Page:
Tag Archives: rewilding
The Burmese python, which has spread throughout the Everglades in Florida as a result of accidental or intentional releases by pet owners (Image Credit: US NInvaders, Aliens, and tational Park Service, Public Domain Mark 1.0, Image Cropped)
Language is important. It’s a lesson many biological scientists would have learned a long time ago if we hadn’t kept social sciences at such a wary arm’s length. Ecologists have a tendency to label and relabel ecological concepts (anyone up for a debate about the word ‘niche’?), species and even global phenomena (think global warming vs. climate change) based on anything from shifts in public perception to new findings that challenge our earlier labels.
I am completely exhausted as I write this. I’ve just flown back into Norway after spending the week in Belfast at the British Ecological Society’s annual meeting. And whilst I do love attending conferences, after any mental onslaught of information it’s probably a good idea to take a day or two off to relax and let it soak in.
But before I run off on holidays to do that, let’s have a look at some of the most noteworthy points from BES 2019. I’ll touch on the words of some of the plenary speakers, the general atmosphere and I will try MY ABSOLUTE HARDEST not to talk about British politics.
Rewilding is a tricky business. Bringing back species that once roamed a country as their native land may seem like a worthy cause, but it is often fraught with conflict. People don’t want predators threatening their safety, or herbivores destroying their crops. Rural vs. urban tensions come into play. Local and federal politics get thrown into the mix.
With that in mind, I sat down with Associate Professor Fredrik Widemo, currently a Senior lecturer with the Swedish University of Agricultural Sciences. Fredrik has previously worked at both the Swedish Association for Hunting and Wildlife Management (where he was the Director of Science) and the Swedish Biodiversity Centre. We explored some of the complexities behind the rewilding of wolves and its effects on the hunting and forestry industries in Sweden.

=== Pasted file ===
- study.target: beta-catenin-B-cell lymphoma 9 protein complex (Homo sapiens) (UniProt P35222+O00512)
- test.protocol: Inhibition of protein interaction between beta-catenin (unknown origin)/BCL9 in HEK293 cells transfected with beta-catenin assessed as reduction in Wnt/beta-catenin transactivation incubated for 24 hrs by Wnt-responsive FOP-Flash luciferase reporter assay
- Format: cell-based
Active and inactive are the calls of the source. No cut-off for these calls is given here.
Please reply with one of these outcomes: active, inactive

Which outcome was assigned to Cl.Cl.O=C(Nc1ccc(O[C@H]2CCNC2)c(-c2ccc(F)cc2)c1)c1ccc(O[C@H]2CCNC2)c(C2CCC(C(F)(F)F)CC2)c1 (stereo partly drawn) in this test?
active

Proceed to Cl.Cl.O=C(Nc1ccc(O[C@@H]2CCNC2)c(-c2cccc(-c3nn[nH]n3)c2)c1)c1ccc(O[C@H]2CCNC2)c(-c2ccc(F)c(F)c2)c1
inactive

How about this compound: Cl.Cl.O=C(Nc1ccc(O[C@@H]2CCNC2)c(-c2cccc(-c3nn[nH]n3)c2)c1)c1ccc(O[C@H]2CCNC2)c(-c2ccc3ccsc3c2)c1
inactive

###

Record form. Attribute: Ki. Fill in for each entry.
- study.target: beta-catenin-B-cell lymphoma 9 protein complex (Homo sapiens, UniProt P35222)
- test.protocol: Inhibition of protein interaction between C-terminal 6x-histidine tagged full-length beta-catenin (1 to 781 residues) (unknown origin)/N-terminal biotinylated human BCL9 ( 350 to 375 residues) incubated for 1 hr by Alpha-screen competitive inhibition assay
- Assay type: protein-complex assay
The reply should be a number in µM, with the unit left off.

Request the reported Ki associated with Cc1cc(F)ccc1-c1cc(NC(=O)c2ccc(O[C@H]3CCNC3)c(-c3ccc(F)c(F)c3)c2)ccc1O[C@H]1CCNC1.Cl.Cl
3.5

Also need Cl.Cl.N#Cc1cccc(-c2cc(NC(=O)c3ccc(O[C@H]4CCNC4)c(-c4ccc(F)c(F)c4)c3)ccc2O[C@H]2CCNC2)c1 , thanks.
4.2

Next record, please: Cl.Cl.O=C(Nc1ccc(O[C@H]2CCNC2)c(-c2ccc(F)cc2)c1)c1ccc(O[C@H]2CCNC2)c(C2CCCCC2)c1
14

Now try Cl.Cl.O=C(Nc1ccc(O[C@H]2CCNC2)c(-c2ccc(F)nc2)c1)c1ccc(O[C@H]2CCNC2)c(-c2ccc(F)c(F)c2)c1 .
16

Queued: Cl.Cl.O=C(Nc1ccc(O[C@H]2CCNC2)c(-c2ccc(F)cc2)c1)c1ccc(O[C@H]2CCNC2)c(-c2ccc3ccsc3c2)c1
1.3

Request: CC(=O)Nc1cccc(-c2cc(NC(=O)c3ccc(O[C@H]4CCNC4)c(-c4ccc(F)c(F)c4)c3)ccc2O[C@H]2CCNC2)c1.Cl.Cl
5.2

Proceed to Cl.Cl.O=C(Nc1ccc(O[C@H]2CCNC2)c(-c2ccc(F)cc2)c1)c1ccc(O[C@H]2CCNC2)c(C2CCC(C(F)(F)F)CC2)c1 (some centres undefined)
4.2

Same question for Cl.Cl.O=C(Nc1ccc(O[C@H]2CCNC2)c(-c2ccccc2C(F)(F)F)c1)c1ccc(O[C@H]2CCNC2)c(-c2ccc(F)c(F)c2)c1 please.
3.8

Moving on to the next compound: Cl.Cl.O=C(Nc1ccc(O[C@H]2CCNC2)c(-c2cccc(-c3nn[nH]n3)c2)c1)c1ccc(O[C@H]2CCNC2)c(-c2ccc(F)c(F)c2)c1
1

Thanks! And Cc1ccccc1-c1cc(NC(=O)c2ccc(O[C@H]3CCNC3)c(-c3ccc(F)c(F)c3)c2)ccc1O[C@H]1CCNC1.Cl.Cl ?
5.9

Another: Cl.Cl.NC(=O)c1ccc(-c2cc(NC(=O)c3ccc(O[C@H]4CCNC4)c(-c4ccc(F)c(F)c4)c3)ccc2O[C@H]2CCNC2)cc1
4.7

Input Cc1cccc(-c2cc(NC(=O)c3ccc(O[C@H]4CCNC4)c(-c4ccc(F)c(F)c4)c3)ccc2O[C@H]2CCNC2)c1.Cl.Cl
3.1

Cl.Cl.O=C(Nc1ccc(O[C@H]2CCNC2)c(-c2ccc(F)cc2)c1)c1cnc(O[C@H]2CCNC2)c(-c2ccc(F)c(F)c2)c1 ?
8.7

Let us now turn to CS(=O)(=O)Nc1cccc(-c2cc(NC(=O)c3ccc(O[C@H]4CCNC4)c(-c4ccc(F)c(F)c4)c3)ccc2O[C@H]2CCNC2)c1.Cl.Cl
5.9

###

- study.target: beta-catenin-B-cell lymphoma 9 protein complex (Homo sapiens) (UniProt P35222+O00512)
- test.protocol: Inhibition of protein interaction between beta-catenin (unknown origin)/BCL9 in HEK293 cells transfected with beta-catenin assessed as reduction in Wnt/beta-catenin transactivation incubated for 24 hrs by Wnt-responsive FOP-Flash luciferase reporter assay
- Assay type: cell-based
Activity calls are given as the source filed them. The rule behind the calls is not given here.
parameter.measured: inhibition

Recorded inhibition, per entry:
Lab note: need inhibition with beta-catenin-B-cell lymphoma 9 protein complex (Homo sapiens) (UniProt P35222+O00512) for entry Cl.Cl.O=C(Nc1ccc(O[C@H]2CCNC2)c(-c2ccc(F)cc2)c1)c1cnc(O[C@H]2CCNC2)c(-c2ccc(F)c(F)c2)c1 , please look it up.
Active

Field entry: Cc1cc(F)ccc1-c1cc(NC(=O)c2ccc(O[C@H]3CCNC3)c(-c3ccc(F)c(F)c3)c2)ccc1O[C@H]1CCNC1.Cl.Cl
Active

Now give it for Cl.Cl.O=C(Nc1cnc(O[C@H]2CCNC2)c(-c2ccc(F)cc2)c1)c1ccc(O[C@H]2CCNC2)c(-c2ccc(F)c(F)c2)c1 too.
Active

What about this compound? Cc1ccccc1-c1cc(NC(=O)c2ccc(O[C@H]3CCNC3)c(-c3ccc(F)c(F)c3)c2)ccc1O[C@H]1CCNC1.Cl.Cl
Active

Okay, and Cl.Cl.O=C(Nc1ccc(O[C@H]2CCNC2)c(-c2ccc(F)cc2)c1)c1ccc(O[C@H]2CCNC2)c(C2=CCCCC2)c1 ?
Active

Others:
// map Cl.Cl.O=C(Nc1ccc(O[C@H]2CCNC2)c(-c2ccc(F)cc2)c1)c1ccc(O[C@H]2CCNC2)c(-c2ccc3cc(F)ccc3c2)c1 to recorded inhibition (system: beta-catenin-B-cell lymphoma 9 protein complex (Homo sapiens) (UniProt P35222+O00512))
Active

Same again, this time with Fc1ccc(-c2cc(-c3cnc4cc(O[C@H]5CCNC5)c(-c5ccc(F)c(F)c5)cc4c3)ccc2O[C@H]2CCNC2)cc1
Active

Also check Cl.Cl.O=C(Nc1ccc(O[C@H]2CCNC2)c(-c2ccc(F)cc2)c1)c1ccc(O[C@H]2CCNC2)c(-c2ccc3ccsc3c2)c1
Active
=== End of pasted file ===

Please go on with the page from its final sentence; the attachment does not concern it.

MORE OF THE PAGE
African forest elephants populations are declining rapidly due to local human pressures. But is it fair to expect other humans to live among potential threats to their livelihood? (Image Credit: US Fish and Wildlife Service Headquarters, Public Domain Mark 1.0, Image Cropped)
Some species of animal do a better job of capturing our attention than others. For many of us, the exotic nature of these animals is often the kicker. Think of the majesty of an elephant strolling across the savannah, or the romanticised stalk of the tiger through the jungle. Yet while the public ogles these creatures in the wild or at the local zoo and mourns the decline of their wild populations or the reported deaths of iconic individuals, we often ignore the harsh reality: that there are people who live in close proximity to these animals, to whom they represent a day-to-day threat. So how does our attitudes to charismatic species in places like Africa and Asia here need to shift, and where can we start?
Environmental politics is a tricky business. We live in a world where environmental crises are at the forefront of the news cycle, and in which science is simultaneously becoming the subject of distrust. So it makes sense that at this point, politics should be adapting and evolving as science does.
So when Rasmus Hansson stopped by NTNU last month, Sam Perrin and I took the chance to sit down with him and see whether this was the case. Rasmus studied polar bears at NTNU in the 70s, before later becoming the leader of the World Wildlife Fund in Norway and then of the Norwegian Green party. We spoke with Rasmus about the transition from conservation to politics, the clash of ideologies and the future of environmental politics.
Estimating interaction credit for trophic rewilding in tropical forests (2018) Marjakangas, E.-L. et al., Philosophical Transactions of the Royal Society of Biology, 373, https://dx.doi/10.1098/rstb.2017.0435
We have reviewed more than enough papers on biodiversity loss to entitle us to skip the whole “losing species is bad” spiel (see here, here and here). But what we haven’t talked about is that when some species are lost, specific interactions that those species participate in disappear from an ecosystem. Those interactions range from the minute to the crucial. One such crucial example is that of seed dispersal, whereby specific plants rely on specific animals to disperse their seeds, thus maximising biodiversity in other parts of the forest and creating a positive feedback loop.
Naturally, conservationists will want to reintroduce animals to propagate some of these reactions. But as is always the case in conservation, maximising return is absolutely essential when you’re faced with limited resources and a lot of ground to cover. Today’s authors wanted to develop a system for maximising the effect of species reintroduction.